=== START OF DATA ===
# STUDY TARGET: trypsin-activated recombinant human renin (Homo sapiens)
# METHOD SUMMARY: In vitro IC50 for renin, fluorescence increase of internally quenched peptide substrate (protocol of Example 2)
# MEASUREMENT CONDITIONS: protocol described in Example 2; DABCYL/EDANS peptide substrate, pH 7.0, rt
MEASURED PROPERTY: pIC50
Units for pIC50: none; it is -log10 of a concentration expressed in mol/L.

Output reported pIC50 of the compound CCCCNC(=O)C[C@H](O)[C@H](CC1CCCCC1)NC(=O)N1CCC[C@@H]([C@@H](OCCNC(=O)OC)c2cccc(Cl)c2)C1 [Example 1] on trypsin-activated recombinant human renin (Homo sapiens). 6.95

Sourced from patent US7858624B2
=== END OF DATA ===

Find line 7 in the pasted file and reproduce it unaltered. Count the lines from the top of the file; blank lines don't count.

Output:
Sourced from patent US7858624B2